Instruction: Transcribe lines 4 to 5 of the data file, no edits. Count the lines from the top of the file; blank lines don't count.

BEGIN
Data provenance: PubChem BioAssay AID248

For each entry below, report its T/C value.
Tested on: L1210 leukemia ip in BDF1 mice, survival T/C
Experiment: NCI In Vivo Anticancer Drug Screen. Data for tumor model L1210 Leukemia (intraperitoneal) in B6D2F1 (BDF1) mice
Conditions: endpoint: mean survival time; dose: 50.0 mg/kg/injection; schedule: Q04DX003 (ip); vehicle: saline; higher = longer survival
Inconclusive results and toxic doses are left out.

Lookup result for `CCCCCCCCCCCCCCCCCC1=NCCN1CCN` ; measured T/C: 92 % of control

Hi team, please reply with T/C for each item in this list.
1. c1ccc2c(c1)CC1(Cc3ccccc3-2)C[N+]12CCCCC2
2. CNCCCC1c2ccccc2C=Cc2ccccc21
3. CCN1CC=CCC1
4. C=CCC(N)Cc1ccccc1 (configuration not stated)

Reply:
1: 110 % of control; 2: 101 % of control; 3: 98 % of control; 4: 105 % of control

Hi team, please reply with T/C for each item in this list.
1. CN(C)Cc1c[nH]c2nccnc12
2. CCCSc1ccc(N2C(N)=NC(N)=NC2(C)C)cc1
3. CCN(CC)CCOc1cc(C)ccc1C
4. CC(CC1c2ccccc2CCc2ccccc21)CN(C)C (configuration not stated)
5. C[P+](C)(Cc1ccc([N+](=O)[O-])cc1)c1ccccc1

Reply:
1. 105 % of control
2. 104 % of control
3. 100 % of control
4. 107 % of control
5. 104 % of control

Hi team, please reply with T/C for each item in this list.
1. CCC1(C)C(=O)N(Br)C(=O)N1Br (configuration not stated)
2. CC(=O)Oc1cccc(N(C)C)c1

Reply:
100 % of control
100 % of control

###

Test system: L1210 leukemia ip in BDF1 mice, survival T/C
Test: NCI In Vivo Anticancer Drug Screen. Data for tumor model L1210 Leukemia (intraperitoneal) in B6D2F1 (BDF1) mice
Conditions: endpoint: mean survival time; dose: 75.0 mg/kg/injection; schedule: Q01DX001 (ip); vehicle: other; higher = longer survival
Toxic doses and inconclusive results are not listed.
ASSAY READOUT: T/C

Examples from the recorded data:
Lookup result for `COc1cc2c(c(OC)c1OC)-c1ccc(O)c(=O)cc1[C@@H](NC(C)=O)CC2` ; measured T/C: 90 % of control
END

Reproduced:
Experiment: NCI In Vivo Anticancer Drug Screen. Data for tumor model L1210 Leukemia (intraperitoneal) in B6D2F1 (BDF1) mice
Conditions: endpoint: mean survival time; dose: 50.0 mg/kg/injection; schedule: Q04DX003 (ip); vehicle: saline; higher = longer survival